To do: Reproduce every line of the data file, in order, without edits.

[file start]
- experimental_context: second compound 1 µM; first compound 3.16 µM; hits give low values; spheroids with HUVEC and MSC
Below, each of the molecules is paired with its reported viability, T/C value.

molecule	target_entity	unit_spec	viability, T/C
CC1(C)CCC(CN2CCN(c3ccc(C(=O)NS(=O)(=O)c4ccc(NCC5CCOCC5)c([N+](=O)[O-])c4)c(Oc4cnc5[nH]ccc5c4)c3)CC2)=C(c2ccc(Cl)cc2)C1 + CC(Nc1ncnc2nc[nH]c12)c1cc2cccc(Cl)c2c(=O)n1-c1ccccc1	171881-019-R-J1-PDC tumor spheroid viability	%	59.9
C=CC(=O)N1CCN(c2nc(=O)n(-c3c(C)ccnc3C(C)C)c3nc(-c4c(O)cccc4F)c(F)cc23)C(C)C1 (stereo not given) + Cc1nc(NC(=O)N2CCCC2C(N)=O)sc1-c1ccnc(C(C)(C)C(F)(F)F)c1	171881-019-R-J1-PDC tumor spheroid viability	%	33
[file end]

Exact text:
- experimental_context: second compound 1 µM; first compound 3.16 µM; hits give low values; spheroids with HUVEC and MSC
Below, each of the molecules is paired with its reported viability, T/C value.

molecule	target_entity	unit_spec	viability, T/C
CC1(C)CCC(CN2CCN(c3ccc(C(=O)NS(=O)(=O)c4ccc(NCC5CCOCC5)c([N+](=O)[O-])c4)c(Oc4cnc5[nH]ccc5c4)c3)CC2)=C(c2ccc(Cl)cc2)C1 + CC(Nc1ncnc2nc[nH]c12)c1cc2cccc(Cl)c2c(=O)n1-c1ccccc1	171881-019-R-J1-PDC tumor spheroid viability	%	59.9
C=CC(=O)N1CCN(c2nc(=O)n(-c3c(C)ccnc3C(C)C)c3nc(-c4c(O)cccc4F)c(F)cc23)C(C)C1 (stereo not given) + Cc1nc(NC(=O)N2CCCC2C(N)=O)sc1-c1ccnc(C(C)(C)C(F)(F)F)c1	171881-019-R-J1-PDC tumor spheroid viability	%	33